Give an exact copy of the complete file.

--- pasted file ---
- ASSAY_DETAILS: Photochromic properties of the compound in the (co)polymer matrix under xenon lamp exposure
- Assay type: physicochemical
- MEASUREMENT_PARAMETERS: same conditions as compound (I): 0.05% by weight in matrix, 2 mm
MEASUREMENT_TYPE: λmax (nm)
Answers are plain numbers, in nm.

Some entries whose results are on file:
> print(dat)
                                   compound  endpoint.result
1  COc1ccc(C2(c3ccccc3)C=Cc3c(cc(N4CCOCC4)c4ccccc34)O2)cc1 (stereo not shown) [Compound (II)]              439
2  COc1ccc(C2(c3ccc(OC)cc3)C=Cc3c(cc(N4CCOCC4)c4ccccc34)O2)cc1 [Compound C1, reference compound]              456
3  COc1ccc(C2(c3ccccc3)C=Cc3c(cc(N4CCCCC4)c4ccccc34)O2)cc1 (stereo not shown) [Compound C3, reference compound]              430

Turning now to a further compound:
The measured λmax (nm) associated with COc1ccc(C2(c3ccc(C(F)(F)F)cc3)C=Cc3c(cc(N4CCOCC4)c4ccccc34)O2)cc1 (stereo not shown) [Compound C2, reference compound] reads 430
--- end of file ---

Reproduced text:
- ASSAY_DETAILS: Photochromic properties of the compound in the (co)polymer matrix under xenon lamp exposure
- Assay type: physicochemical
- MEASUREMENT_PARAMETERS: same conditions as compound (I): 0.05% by weight in matrix, 2 mm
MEASUREMENT_TYPE: λmax (nm)
Answers are plain numbers, in nm.

Some entries whose results are on file:
> print(dat)
                                   compound  endpoint.result
1  COc1ccc(C2(c3ccccc3)C=Cc3c(cc(N4CCOCC4)c4ccccc34)O2)cc1 (stereo not shown) [Compound (II)]              439
2  COc1ccc(C2(c3ccc(OC)cc3)C=Cc3c(cc(N4CCOCC4)c4ccccc34)O2)cc1 [Compound C1, reference compound]              456
3  COc1ccc(C2(c3ccccc3)C=Cc3c(cc(N4CCCCC4)c4ccccc34)O2)cc1 (stereo not shown) [Compound C3, reference compound]              430

Turning now to a further compound:
The measured λmax (nm) associated with COc1ccc(C2(c3ccc(C(F)(F)F)cc3)C=Cc3c(cc(N4CCOCC4)c4ccccc34)O2)cc1 (stereo not shown) [Compound C2, reference compound] reads 430